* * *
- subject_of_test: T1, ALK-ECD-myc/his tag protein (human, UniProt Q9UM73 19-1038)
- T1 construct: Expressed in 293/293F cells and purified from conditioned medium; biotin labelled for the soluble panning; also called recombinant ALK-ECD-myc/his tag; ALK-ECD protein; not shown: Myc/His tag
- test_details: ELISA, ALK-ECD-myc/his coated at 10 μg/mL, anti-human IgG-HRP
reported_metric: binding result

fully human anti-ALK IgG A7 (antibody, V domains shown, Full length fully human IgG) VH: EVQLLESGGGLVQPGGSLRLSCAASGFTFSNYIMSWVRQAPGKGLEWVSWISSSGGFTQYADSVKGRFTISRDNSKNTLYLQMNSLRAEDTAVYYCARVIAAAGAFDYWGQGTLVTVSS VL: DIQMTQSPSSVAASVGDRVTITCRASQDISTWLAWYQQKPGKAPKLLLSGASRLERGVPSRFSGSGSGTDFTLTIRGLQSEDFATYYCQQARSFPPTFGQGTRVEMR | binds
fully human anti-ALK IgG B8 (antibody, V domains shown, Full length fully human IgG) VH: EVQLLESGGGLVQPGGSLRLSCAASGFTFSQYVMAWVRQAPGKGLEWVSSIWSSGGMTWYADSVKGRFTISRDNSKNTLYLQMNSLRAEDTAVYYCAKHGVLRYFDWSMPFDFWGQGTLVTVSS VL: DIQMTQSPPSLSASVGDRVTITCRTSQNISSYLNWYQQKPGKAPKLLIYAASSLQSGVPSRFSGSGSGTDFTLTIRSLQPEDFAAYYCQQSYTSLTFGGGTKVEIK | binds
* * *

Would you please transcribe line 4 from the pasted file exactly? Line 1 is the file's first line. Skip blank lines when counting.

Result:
reported_metric: binding result